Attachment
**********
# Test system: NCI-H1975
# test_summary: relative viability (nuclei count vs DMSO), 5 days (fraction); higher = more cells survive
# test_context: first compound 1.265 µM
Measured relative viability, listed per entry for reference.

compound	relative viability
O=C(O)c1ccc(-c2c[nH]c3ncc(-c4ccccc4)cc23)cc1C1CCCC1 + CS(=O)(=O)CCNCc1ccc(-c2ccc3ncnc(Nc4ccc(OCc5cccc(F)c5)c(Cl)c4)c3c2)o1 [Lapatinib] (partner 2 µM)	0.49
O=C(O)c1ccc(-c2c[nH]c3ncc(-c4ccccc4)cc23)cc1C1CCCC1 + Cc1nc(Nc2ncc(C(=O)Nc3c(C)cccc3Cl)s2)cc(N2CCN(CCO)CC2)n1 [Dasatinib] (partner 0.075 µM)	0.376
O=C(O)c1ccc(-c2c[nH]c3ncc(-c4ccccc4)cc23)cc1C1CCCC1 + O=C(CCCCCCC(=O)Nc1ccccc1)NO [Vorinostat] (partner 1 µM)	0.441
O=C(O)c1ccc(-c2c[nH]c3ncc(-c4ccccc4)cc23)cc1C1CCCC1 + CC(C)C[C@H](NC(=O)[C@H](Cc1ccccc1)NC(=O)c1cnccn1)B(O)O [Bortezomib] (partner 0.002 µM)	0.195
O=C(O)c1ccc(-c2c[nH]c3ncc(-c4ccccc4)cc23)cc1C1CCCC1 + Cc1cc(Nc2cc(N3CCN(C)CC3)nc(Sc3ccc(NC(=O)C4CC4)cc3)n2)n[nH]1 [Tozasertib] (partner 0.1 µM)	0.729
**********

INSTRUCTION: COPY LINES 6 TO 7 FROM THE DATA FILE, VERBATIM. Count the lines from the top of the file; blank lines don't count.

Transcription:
O=C(O)c1ccc(-c2c[nH]c3ncc(-c4ccccc4)cc23)cc1C1CCCC1 + CS(=O)(=O)CCNCc1ccc(-c2ccc3ncnc(Nc4ccc(OCc5cccc(F)c5)c(Cl)c4)c3c2)o1 [Lapatinib] (partner 2 µM)	0.49
O=C(O)c1ccc(-c2c[nH]c3ncc(-c4ccccc4)cc23)cc1C1CCCC1 + Cc1nc(Nc2ncc(C(=O)Nc3c(C)cccc3Cl)s2)cc(N2CCN(CCO)CC2)n1 [Dasatinib] (partner 0.075 µM)	0.376